Wits EFF victory for hungry students

The Student Affairs (DSA) office at Wits University has responded to the pleas from the Wits EFF to feed hungry students on campus. On April 17, members of the student organisation stormed the main dining hall on campus to take surplus food for hungry students after, they claimed, students had contacted them for assistance. In response the office of Dr Pamela Dube, the Dean of Students, has responded with positive solutions.

Wits EFF chairperson, Vuyani Pambo told Wits Vuvuzela that his organisation is quite happy with the solutions being implemented: “That is the victory that the action got.”

During the dining hall incident, members of Wits EFF chanted that “Students cannot achieve academic excellence on an empty stomach”.

According to the DSA, some of the solutions include:
• The provision of an online form which a needy student has to complete before receiving assistance; So far, 17 students have benefitted from this resolution.
• A needy student is allocated 10 meals from the dining hall then provided with a meal pack from the Wits Food Bank run by the Wits Citizenship and Community Outreach (WCCO), depending on the individual needs of the student. The Food Bank packs contain Stop Hunger Now meal packs.

The DSA says it is also in discussions with the SRC (Student Representatives Council) and Bhakti Yoga society about getting hot meals twice a week from the Hare Krishna Movement, who will soon set up a kitchen at Constitution Hill to feed the hungry local residents. The Wits Food Bank is also planning to work with the national Food Sovereignty Campaign to possibly establish food gardens on campus.

Pambo called on fellow students and staff to donate non-perishable food to help those in need.

RoyalMnandi pumps up food safety awareness

Vomiting, bloody diarrhoea, and fever. These are some of the symptoms of food poisoning that students were taught to identify at the main dining hall’s food safety awareness session on Tuesday.

The event, hosted by RoyalMnandi and the Wits Services Department, was aimed at informing students about food safety procedures.

This took place after recent incidents of hygiene issues in the main dining hall in the Matrix.

KEEP YOUR HANDS CLEAN: Students scan their hands for germs before having a meal at the dining hall.  Photo: Dineo Bendile

KEEP YOUR HANDS CLEAN: Students scan their hands for germs before having a meal at the dining hall.
Photo: Dineo Bendile

Main dining hall a repeat offender

In April the Wits Vuvuzela published an article about a student who had found a worm in her burger. In May, another student reported she was ill after eating a meal from the main dining hall. Both students claimed that RoyalMnandi had not been very helpful in addressing their problems. These reports informed the dining hall’s decision to host the food safety session.

Operations administrator  at the main dining hall, Bontle Mogapi said that informing individual students about food safety did not benefit the broader student community, who could face similar situations or have queries in future. Mogapi said students were not aware of the responsibility they had towards food safety.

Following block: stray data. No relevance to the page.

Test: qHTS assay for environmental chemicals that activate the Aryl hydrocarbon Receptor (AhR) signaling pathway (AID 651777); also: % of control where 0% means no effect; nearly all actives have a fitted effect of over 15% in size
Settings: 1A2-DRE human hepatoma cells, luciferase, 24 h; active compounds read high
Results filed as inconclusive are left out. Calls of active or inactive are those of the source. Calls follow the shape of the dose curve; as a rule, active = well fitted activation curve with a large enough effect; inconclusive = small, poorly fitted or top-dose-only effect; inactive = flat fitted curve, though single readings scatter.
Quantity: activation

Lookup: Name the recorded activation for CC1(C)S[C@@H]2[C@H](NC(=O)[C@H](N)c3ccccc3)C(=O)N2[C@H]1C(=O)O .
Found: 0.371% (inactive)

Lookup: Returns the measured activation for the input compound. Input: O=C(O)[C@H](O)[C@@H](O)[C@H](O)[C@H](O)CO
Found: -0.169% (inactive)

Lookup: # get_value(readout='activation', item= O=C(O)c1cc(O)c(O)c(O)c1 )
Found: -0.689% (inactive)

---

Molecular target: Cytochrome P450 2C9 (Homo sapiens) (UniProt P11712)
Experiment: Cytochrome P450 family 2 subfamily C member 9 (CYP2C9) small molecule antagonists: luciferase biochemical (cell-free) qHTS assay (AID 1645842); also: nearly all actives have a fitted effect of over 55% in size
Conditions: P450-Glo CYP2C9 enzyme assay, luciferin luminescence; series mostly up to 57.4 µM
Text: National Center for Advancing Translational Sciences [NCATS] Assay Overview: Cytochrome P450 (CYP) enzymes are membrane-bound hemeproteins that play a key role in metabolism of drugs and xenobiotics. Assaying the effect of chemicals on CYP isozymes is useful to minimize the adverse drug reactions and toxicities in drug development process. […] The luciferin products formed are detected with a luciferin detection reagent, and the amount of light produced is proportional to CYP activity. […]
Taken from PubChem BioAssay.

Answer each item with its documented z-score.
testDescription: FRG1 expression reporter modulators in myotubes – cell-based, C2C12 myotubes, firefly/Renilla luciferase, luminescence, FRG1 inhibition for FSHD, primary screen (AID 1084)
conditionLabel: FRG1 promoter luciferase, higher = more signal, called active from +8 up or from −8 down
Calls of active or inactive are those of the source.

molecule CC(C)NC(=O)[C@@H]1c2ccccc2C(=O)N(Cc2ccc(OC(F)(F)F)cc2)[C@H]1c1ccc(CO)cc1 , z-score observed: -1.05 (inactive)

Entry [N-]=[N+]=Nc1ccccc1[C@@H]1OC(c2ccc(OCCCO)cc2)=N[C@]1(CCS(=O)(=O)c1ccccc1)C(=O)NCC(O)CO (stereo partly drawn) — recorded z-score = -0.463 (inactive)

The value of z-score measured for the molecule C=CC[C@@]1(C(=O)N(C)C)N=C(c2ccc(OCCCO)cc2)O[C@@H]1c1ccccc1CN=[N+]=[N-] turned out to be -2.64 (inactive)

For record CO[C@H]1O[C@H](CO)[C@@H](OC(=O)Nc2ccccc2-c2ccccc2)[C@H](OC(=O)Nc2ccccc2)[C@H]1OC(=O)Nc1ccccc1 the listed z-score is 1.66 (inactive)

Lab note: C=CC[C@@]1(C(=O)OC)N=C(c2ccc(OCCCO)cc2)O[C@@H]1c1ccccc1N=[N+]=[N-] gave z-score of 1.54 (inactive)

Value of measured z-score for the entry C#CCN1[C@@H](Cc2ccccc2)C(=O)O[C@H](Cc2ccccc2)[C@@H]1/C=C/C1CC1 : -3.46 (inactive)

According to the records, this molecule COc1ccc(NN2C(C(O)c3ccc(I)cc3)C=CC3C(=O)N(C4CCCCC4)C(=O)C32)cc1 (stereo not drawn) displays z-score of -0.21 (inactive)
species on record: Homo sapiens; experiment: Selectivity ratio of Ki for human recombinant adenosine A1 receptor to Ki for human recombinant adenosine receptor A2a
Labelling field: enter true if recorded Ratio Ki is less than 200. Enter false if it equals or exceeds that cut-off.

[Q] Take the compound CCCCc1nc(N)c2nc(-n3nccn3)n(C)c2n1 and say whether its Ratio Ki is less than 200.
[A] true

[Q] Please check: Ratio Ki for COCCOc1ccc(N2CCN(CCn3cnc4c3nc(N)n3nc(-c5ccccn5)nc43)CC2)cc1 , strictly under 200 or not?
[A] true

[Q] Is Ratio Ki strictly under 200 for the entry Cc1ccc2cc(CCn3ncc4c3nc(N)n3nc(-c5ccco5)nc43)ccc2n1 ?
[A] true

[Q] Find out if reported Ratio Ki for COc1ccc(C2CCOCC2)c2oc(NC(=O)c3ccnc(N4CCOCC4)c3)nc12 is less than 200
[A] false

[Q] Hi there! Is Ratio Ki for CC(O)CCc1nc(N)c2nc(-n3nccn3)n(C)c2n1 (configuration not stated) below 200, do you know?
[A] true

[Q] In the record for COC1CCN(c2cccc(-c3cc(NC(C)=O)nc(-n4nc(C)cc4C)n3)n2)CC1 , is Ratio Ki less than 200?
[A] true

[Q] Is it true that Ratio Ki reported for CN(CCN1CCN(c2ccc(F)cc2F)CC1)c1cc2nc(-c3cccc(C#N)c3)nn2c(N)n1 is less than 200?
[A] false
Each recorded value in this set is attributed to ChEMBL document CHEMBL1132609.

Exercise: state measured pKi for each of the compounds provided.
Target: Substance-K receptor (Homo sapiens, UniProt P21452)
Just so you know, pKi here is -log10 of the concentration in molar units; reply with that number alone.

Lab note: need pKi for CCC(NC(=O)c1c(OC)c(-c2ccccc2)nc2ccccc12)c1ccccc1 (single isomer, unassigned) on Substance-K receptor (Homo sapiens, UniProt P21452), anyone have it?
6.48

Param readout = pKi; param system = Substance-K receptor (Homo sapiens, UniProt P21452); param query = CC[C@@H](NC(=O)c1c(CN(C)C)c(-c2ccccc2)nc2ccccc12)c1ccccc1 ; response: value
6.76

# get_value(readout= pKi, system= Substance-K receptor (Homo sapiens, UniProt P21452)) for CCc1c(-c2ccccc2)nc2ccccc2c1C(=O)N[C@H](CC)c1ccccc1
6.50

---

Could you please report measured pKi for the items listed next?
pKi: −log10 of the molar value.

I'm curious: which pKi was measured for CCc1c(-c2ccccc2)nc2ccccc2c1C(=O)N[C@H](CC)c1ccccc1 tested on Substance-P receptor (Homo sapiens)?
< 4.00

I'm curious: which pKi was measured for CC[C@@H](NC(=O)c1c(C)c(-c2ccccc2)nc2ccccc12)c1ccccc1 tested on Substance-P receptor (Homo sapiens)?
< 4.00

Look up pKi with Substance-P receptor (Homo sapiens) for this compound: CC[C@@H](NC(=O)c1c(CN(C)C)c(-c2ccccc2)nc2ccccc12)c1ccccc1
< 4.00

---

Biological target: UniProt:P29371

“It’s the little things that you see them doing in the dining hall that made us realise that they really do not know about personal hygiene and just the general hygiene of food handling,” she said.

Students were given a booklet detailing the difference between food poisoning and food illness and highlighting the importance of hand hygiene.

GERM DETECTION: Students were shocked at the amount of germs carried on their hands.  Photo:Dineo Bendile

GERM DETECTION: Students were shocked at the amount of germs carried on their hands.
Photo:Dineo Bendile

Testing their knowledge

Students were given a quiz to showcase their knowledge of food safety procedures.  A lucky draw gave students the opportunity to win prize hampers.

Ashlan Raju, 3rd year BAccSci, was grateful that the dining hall finally had the session.

“They don’t use gloves at the main dining hall. So I found that as a problem, but now they kind of make us aware of why they don’t use gloves, which I think is quite a good thing to do,” Raju said.

The results from a study, reviewed during the session, showed that staff members who did not wear gloves were inclined to sanitise their hands on a regular basis.

Wearing gloves gave a false sense of security as glove fragments could end up in food and undetected holes in gloves could release bacteria from moist hands into food.

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Food scare sample tested

The discovery of a worm in a burger at the Wits main dining hall reported in Wits Vuvuzela last week was not a unique find, although the university claims incidents like this are rare.

There have been previous food scare alerts – about one every six to nine months. Last year, a worm was found on a piece of broccoli at Jubilee Hall, said Joanne Rowan, deputy director of Wits Catering and Retail.

However, Rowan said very few of these incidents happen.

Rowan was at the dining hall when the most recent worm was found and said the type of worm found was not associated with vegetables.

“It’s the first time that I see that type of worm.” [pullquote align=”right”]”It happened. We can’t deny it.”[/pullquote]

Rowan was speaking at the opening of the Convocation dining hall on West Campus on Tuesday.

Last week, Wits Vuvuzela reported that a student had discovered a worm in her chicken burger at the main dining hall.

An investigation to discover where the chicken burger came from has been launched. A food sample has been sent for testing.

Rowan said it was part of the catering business that a few incidents like this did occur.  “It happened. We can’t deny it. It’s part of reality.  We have to deal with it.”

She said that, of the reported incidents of food contamination at Wits so far, tests had shown the food samples were not dangerous.

[pullquote]“It is not possible that you can 100 percent not have an incident like that.”[/pullquote]Rowan defended food safety at Wits and said the university’s four dining halls were Hazardous Analysis Critical Control Point (HACCP) certified, making Wits the only university in Africa to have the certification.

The certification means contamination in food served at Wits can be traced through the supply chain, all the way to a farmer.

Rowan said she expected to have a report on the recent food scare soon.